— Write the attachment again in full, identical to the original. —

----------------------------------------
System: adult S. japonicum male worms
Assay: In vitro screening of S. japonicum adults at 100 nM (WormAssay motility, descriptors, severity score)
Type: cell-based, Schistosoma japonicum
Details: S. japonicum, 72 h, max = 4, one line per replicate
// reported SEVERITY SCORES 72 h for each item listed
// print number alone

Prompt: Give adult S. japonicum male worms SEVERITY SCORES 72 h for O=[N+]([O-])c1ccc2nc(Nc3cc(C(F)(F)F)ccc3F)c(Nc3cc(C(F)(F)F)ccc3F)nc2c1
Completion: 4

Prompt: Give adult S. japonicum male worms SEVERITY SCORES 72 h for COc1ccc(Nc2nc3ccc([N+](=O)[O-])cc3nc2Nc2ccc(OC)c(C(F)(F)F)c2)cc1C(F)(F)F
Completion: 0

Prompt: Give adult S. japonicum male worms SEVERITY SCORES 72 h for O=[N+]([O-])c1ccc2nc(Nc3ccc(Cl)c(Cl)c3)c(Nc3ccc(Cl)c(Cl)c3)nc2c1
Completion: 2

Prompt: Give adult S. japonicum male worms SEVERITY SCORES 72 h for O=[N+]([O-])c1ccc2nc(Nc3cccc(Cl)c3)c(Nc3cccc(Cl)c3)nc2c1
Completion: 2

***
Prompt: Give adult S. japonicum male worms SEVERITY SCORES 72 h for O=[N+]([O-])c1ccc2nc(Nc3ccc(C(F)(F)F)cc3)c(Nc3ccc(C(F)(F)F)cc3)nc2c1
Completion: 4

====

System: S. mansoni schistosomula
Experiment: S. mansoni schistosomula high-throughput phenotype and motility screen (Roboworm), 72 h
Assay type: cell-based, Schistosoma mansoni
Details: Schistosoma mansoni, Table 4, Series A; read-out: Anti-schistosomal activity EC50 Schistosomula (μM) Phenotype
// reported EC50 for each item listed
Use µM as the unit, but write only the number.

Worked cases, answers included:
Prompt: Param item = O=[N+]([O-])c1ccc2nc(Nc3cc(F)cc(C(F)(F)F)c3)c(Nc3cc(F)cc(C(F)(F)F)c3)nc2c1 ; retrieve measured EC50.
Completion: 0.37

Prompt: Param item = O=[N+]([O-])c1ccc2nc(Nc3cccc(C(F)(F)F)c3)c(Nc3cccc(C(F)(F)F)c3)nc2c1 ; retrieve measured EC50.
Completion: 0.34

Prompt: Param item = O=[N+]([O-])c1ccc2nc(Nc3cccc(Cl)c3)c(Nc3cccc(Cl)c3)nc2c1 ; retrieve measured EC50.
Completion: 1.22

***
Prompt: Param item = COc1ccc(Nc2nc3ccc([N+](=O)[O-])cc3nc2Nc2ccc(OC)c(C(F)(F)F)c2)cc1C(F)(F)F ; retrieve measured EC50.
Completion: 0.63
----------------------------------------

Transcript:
System: adult S. japonicum male worms
Assay: In vitro screening of S. japonicum adults at 100 nM (WormAssay motility, descriptors, severity score)
Type: cell-based, Schistosoma japonicum
Details: S. japonicum, 72 h, max = 4, one line per replicate
// reported SEVERITY SCORES 72 h for each item listed
// print number alone

Prompt: Give adult S. japonicum male worms SEVERITY SCORES 72 h for O=[N+]([O-])c1ccc2nc(Nc3cc(C(F)(F)F)ccc3F)c(Nc3cc(C(F)(F)F)ccc3F)nc2c1
Completion: 4

Prompt: Give adult S. japonicum male worms SEVERITY SCORES 72 h for COc1ccc(Nc2nc3ccc([N+](=O)[O-])cc3nc2Nc2ccc(OC)c(C(F)(F)F)c2)cc1C(F)(F)F
Completion: 0

Prompt: Give adult S. japonicum male worms SEVERITY SCORES 72 h for O=[N+]([O-])c1ccc2nc(Nc3ccc(Cl)c(Cl)c3)c(Nc3ccc(Cl)c(Cl)c3)nc2c1
Completion: 2

Prompt: Give adult S. japonicum male worms SEVERITY SCORES 72 h for O=[N+]([O-])c1ccc2nc(Nc3cccc(Cl)c3)c(Nc3cccc(Cl)c3)nc2c1
Completion: 2

***
Prompt: Give adult S. japonicum male worms SEVERITY SCORES 72 h for O=[N+]([O-])c1ccc2nc(Nc3ccc(C(F)(F)F)cc3)c(Nc3ccc(C(F)(F)F)cc3)nc2c1
Completion: 4

====

System: S. mansoni schistosomula
Experiment: S. mansoni schistosomula high-throughput phenotype and motility screen (Roboworm), 72 h
Assay type: cell-based, Schistosoma mansoni
Details: Schistosoma mansoni, Table 4, Series A; read-out: Anti-schistosomal activity EC50 Schistosomula (μM) Phenotype
// reported EC50 for each item listed
Use µM as the unit, but write only the number.

Worked cases, answers included:
Prompt: Param item = O=[N+]([O-])c1ccc2nc(Nc3cc(F)cc(C(F)(F)F)c3)c(Nc3cc(F)cc(C(F)(F)F)c3)nc2c1 ; retrieve measured EC50.
Completion: 0.37

Prompt: Param item = O=[N+]([O-])c1ccc2nc(Nc3cccc(C(F)(F)F)c3)c(Nc3cccc(C(F)(F)F)c3)nc2c1 ; retrieve measured EC50.
Completion: 0.34

Prompt: Param item = O=[N+]([O-])c1ccc2nc(Nc3cccc(Cl)c3)c(Nc3cccc(Cl)c3)nc2c1 ; retrieve measured EC50.
Completion: 1.22

***
Prompt: Param item = COc1ccc(Nc2nc3ccc([N+](=O)[O-])cc3nc2Nc2ccc(OC)c(C(F)(F)F)c2)cc1C(F)(F)F ; retrieve measured EC50.
Completion: 0.63